As for our children….DNS won’t be needed forever. Someone is bound to figure out a way to run the net in some way other than translating numbers (IP addresses) to ordinary words. The new gTLD “thing” is nothing more than an unneeded money grab adding to an already over TLD’d Internet. The world knows it but those in power haven’t done enough to stop it. My bet is the new gTLDs never see the light of day. I guess we shall see.

  5. Google Wins says:

    @Growth and Renewal:

    John brought up some excellent points. If you have something concrete to discuss, now would be a good time to bring it up. Otherwise, it seems obvious that you are bias and either a consultant, registrar or IP Lawyer, since those are the only groups that can possible benefit from what seems like a pathetic loser of an idea.

  6. DRASK says:

    Only time will tell.

  7. Scott says:

    Another thing to keep in mind is that just this past December, the FTC publicly stated their concerns about this new program. The FTC wants a “pilot” program. ICANN basically thumbed its nose at the FTC and now has 556 registrations. Far from a “pilot” program. Toss in all the large organizations that rep the trademark holders showing their strong dislike and you can see that this will not go as smoothly as those with money on the line are hoping it will.

    Link to the ANA response to the FTC letter:

    http://www.ana.net/content/show/id/22659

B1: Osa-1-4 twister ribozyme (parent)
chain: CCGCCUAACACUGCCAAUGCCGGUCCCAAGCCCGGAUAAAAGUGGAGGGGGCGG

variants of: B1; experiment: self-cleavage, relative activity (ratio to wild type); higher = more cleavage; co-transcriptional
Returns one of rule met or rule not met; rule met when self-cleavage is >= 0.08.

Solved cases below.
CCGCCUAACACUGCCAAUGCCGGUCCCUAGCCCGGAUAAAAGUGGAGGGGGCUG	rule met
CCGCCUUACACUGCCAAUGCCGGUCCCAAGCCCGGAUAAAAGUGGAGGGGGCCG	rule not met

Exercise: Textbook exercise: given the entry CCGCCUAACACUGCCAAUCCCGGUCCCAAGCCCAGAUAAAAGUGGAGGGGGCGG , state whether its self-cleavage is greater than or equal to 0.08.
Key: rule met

Quote from the FTC:
    “If ICANN fails to address these issues responsibly, the introduction of new gTLDs could pose a significant threat to consumers and undermine consumer confidence in the Internet”

    If there is anyone out there that doesn’t think the FTC can squash this in one way or another hasn’t been around long enough.

  8. Ray Marshall says:

    “so we’re looking at anywhere from 0 to 27,244 new gTLD applications.”

    Shouldn’t the starting number be 556, or, could you submit an application for zero gTLDs? I realize a certain number will be declined, but, are we not starting out with a minimum of 556 gTLDs?

    • Kevin Murphy says:

      Technically, you can sign up for an account and not file an application. You’d have to be pretty damn stupid, but it is possible.

      • Rubens Kuhl says:

        Signing-up costs only USD 5,000 ; filing costs USD 180,000 more. There might be organizations buying time to think, with a few more days costing USD 5,000.

  9. Growth and Renewal says:

    There is nobody – not a soul in this forum that doesn’t have a commercial interest or an emotional interest (tied to a commercial interest) in the outcome of the new TLD process. We’d all be watching American Idol if there wasn’t another “reason” to be here.

    Those “for” the process, like myself, are vilified as applicants or consultants for applicants. Those “against” are either employees of existing registry operators about to see their monopoly marginalized by the advent of thousands of alternatives, or they are existing portfolio holders about to see the value of their .com/.net and .other investments, winnowed away.

    The naked truth is that more choice, brought all at once like this.. and unsponsored no less (unlike previous new tlds which came with a pile of rules and restrictions), well those choices are a downright good thing for everyone.

    The truth is, it would be healthy to live in a non-com world.. to have have choices over time. I am in that camp. I own a lot of great .coms and would happily burn them all in favor of a world full of great TLDs.. because that would be better for the web.

    556 names is a pilot program. There will be tens of thousands of tlds in 10 years. This is a fait d comply

    The “somebody is bound to figure out a way” to make my eyes glaze over. Nothing is going to change the need for a unique address online. More names will bring more choices and alternatives and put pressure on second level name speculation.

    THAT will be a good thing for all in the long run.

  10. more dependence on the search engines.